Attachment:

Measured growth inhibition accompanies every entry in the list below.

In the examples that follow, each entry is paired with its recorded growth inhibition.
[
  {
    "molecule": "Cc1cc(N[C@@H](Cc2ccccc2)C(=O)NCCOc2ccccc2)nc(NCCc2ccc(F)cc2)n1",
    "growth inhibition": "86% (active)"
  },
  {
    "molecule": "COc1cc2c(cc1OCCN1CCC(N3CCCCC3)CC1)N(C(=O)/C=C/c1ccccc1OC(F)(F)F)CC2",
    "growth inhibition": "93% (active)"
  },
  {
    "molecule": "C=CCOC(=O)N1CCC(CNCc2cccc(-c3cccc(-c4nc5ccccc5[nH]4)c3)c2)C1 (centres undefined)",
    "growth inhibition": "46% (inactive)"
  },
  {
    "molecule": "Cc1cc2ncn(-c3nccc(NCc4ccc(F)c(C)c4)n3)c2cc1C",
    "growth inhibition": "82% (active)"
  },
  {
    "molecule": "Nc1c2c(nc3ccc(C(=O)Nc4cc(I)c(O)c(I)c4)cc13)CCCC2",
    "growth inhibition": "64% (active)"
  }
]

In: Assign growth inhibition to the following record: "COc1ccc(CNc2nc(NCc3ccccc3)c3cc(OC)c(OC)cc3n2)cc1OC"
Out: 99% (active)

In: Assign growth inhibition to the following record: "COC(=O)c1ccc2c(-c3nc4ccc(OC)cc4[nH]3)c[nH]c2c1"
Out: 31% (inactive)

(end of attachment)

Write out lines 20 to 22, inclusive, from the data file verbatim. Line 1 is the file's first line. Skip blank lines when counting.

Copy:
  {
    "molecule": "Nc1c2c(nc3ccc(C(=O)Nc4cc(I)c(O)c(I)c4)cc13)CCCC2",
    "growth inhibition": "64% (active)"